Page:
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Gjenge Makers: Transforming Tradition and Community

Sustainable design is a valuable part of our ethos at Optima as we strive to create vibrant communities built with the surrounding natural environment at the forefront. Now more than ever before, changemakers across the world are expanding the possibilities for what sustainable designs resemble. Today, we’re spotlighting a leader in sustainable design and affordable construction: Gjenge Makers and its founder, Nzambi Matee.  

In 2017, Nzambi Matee, then an engineer working for Kenya’s oil industry, threw everything she knew away to create a startup aimed to address the need for affordable and sustainable construction materials in her home country of Kenya and across the world. Her first thought immediately went to plastic, a material creating pollution problems across Eastern African countries like Kenya, where Matee has resided her whole life. 

Thanks to her academic background, including a major in material science, along with experience working as an engineer, Matee understood which plastics would easily bind together and built the needed machinery, allowing her to mass produce the building alternative. Today, Gjenge collects waste materials from local factories and other recyclers and then uses a mixture of plastic and sand to form durable bricks and tiles. 

Gjenge Brick’s various colors

The designs aren’t just sustainable and durable. Matee and the Gjenge team wanted the finished products to emulate a sense of beauty, and today, bricks come in an array of colors, including red, blue, brown and green. Since its founding, Gjenge has transformed more than 22 tons of plastic into various alternative building materials and created more than 100 jobs for local garbage collectors, women and youth. 

We can’t wait to continue exploring the ways innovative architecture can contribute to a healthier, more sustainable world, especially with changemakers like Matee impacting the lives of others daily.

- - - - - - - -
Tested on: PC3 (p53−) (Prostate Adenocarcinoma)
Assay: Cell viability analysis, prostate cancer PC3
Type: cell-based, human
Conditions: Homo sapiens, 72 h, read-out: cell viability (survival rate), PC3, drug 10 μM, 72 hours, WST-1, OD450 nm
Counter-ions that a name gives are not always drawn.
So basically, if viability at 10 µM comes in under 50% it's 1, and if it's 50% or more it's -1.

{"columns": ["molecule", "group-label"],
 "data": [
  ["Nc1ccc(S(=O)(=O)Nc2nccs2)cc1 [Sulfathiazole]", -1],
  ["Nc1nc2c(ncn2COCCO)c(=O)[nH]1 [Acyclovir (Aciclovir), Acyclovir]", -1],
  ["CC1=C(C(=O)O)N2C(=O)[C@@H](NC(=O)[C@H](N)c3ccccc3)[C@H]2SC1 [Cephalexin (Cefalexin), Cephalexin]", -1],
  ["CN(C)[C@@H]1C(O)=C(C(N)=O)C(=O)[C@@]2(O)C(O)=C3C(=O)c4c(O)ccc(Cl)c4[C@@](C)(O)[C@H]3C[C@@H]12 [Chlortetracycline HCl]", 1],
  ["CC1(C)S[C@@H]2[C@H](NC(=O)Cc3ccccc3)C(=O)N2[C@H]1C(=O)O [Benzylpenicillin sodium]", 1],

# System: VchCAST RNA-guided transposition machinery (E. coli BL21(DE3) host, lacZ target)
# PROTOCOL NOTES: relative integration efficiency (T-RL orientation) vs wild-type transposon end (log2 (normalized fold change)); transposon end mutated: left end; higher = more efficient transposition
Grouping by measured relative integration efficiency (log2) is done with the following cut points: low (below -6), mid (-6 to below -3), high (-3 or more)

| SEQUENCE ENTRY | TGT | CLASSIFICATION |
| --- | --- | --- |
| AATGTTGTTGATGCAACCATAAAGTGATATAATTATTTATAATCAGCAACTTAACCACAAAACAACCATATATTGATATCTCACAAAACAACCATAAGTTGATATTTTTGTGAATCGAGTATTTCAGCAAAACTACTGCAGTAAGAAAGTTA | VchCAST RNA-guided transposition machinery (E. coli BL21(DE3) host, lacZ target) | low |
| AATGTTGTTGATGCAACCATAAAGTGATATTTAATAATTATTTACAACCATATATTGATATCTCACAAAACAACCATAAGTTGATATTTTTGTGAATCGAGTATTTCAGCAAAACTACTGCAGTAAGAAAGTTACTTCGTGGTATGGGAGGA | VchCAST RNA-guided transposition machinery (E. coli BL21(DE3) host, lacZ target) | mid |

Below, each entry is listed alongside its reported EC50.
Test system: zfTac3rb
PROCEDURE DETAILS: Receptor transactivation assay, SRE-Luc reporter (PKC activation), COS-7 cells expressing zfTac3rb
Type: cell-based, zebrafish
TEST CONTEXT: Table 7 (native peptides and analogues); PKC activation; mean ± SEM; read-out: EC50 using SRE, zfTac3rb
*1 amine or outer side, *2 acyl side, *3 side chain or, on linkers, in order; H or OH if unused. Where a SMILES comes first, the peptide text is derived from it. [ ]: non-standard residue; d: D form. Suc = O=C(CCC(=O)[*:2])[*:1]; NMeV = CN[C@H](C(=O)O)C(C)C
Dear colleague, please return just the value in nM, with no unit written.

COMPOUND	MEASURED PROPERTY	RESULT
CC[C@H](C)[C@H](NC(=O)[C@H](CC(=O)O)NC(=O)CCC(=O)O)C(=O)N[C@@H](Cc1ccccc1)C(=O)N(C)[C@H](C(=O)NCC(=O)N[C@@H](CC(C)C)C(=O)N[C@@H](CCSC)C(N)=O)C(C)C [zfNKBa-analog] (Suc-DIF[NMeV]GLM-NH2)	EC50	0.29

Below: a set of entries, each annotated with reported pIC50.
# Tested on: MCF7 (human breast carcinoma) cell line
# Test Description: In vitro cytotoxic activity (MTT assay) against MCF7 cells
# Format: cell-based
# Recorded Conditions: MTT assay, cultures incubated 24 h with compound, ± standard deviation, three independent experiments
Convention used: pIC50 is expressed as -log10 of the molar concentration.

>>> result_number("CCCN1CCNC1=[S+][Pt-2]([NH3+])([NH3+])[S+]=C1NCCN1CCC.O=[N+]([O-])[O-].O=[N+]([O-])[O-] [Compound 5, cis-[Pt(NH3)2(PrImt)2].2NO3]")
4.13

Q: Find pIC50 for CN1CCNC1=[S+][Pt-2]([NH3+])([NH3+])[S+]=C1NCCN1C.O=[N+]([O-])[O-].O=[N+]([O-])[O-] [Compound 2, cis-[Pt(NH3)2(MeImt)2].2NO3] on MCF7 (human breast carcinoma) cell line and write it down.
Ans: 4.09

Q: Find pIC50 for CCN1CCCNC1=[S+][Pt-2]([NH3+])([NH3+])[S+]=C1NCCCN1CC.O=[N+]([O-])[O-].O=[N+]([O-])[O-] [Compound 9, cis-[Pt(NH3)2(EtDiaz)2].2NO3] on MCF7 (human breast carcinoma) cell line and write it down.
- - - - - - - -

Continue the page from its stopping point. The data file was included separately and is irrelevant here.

Women in Architecture: Doreen Adengo

As part of our ongoing “Women in Architecture” series, we’re shedding light on a trailblazer for some of Africa’s most transformative architecture, Doreen Adengo. Studying and traveling across various continents, Adengo’s ultimate architectural vision showcases the best of the world’s architectural feats. Learn more about her impactful life and work below: 

The Life of Doreen Adengo

Adengo was born in 1976 in Uganda where she lived until she was 18. She moved with her family to the United States in 1994 and studied architecture at the Catholic University of America in Washington, D.C. She then completed her masters degree in architecture from Yale University and began her professional career shortly after. 

Her work took her from the United States to Europe early on in her career, where she worked at various architectural studios in London. Following her stint in the UK, Adengo returned home to Uganda where she founded the Kampala-based studio Adengo Architecture in 2015. Much of the work Adengo created while at Adengo Architecture focused the studio’s commitment to developing affordable and sustainable housing projects. 

The Bujuuko Schools, Adengo Architecture, Courtesy of Adengo Architecture
The Bujuuko Schools, Adengo Architecture, Courtesy of Adengo Architecture

Notable Works and Achievements

While Adengo had experience designing furniture and participating in research and advocacy focused on urban communities, her most well-known projects include transformative architecture in Uganda. 

Found in Bujuuko, Uganda, The Bujuuko Schools consists of three series of one-story buildings that stretch across the sloping land. The school’s were designed with passive techniques to establish comfortable interiors throughout the region’s dry and rainy seasons. Adengo also designed the school to echo the larger community’s appreciation for the outdoors, providing a seamless connection between their interior and exterior. 

Still under construction, the L-Building is another of Adengo’s most talked about projects. The mixed-used construction found in Wakiso, Uganda is primarily made of locally sourced clay brick, constructed at the Uganda Clays Factory nearby. The brick is not only used in its traditional building method as a wall, but also as brick-screen and flooring throughout the building. 

The L-Building, Adengo Architecture, Courtesy of Adengo Architecture

Beyond her architectural work, Adengo has taught at The New School and Pratt Institute in New York, the University of Johannesburg’s School of Architecture and Uganda Martyrs University.